WALLINGFORD — Plans to build a larger Toyota of Wallingford north of its location on Route 5 have “taken a few steps back,” said Gary Greenalch, an engineer representing the car dealership.
Toyota of Wallingford is on just less than four acres at 859 N. Colony Road. Parking around the 21,500-square-foot facility has become scarce, Steve Zion, owner of the dealership, told the Record-Journal in June. To accommodate his growing business, Zion said he planned on building a 15,000-square-foot facility on eight acres at 1148-1165 N. Colony Road across from Staples Plaza.
But after the Zoning Board of Appeals denied a variance on Monday that was necessary for the project to move forward, the future of the new dealership is in limbo.
“I’m really not even sure where we are going with this now,” Greenalch said.
Zion was unavailable for comment Wednesday. Greenalch, an engineer with Pacesetter Construction in Branford, attended Monday’s ZBA meeting as Zion’s representative. The board voted 3-2 to deny a variance to reduce the required landscaped area at the front of the eight-acre property. The intent of the waiver, Greenalch said, was to keep the business as far as possible from residential neighbors at the rear of the property. In return for a reduction of landscaped area fronting Route 5, Zion was willing to provide a 30-foot landscaped area in the rear of the site.
“We were actually trying to do the best for everyone in this situation,” Greenalch said.
The variance was denied because the land is vacant, meaning there are no conditions “grandfathered” in, Town Planner Kacie Costello said. An approval of a variance is based on the applicant’s ability to prove a hardship. No hardship was proven in this case, Costello said.
“There’s no reason they couldn’t supply the front landscaping requirement,” she said.
Landscaping is defined as being green, with grass, trees or other plantings, Costello explained. The push for landscaping “is part of a push to keep Route 5 beautified.”
That the variance was denied “was a little disappointing,” Greenalch said.
The variance was necessary in order have the application considered by the Planning and Zoning Commission. Greenalch said the variance was also important because the frontage on Route 5 would allow Zion to display his cars and accommodate customers and employees. Costello said she understands dealerships need plenty of parking, but “the requested parking was quite significantly higher than required regulations.”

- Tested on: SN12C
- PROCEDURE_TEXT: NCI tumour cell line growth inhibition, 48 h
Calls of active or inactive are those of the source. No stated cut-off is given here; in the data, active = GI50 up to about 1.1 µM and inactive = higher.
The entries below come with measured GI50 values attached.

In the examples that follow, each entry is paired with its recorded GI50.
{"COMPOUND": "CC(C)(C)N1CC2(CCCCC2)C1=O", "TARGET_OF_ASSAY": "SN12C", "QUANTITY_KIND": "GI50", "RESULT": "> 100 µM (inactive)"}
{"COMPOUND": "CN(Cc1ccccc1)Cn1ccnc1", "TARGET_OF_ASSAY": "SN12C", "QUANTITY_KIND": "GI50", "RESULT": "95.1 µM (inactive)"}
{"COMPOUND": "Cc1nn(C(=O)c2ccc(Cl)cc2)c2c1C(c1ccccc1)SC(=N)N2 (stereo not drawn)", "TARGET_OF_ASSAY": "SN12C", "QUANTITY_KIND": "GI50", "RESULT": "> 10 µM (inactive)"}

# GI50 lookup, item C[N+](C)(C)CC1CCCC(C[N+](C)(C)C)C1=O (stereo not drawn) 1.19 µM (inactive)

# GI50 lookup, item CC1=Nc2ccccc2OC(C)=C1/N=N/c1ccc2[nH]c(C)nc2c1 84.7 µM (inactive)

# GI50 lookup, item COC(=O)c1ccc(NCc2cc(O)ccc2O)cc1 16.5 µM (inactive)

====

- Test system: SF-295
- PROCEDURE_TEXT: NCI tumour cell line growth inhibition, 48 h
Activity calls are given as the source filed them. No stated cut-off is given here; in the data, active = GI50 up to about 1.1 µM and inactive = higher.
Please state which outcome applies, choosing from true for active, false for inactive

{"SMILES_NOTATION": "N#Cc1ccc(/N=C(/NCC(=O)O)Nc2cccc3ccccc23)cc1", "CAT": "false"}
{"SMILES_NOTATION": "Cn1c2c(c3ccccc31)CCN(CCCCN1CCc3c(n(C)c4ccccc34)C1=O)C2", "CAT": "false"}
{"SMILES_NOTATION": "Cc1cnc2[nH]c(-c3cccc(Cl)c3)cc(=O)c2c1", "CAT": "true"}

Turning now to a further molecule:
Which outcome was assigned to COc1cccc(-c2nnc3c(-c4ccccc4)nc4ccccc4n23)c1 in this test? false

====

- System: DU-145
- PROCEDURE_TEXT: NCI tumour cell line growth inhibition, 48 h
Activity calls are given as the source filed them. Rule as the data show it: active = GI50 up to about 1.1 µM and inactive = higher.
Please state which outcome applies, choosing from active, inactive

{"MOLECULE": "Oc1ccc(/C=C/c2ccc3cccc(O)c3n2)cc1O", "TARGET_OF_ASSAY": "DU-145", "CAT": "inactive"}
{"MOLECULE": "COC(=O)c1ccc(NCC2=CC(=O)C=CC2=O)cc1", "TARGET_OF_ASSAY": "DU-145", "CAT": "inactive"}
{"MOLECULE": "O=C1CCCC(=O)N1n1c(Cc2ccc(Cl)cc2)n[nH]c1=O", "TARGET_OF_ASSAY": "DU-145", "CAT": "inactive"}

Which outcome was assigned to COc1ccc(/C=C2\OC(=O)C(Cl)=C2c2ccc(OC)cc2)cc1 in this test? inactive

Even without the frontage available for parking, there is plenty of space on the property, she said.
Zion purchased the property for the proposed dealership years ago. Costello said he purchased the land through a limited liability company, the North Colony Development Group, in 2005. Clearing has taken place on the property over the last year, with two homes demolished in the spring. Although the property was purchased eight years ago, Zion waited to clear it and plan a new building because of economic conditions.
Costello said Zion could revise his plans to include landscaping on Route 5. This would allow him to apply directly to the PZC and have the application reviewed during the commission’s next meeting. If Zion decides he can’t build the dealership without the variance, he can present his plans to the ZBA six months from now, Costello said.
Neither Greenalch nor Costello could comment on what would happen to the existing dealership if the new facility is eventually built. The dealership on Route 5 is worth $1.58 million as of the town’s 2012 Grand List, said Town Assessor Shelby Jackson. Zion pays $41,622 annually in real estate taxes, Jackson said. The dealership pays another $10,243 annually in personal property taxes. This tax covers business equipment, such as computers, desks, filing cabinets and any other equipment necessary to the business, Jackson said.
The property where Zion is proposing a new dealership is on top of a hill, which helps with visibility, Greenalch said. Zion has previously told the Record-Journal that he wanted to build around the natural contours of the property. The property could be somewhat tough to develop because of the topography, Costello said. But Costello said she’s supportive of development in the area and doesn’t see a problem with a car dealership, as long as there is front landscaping.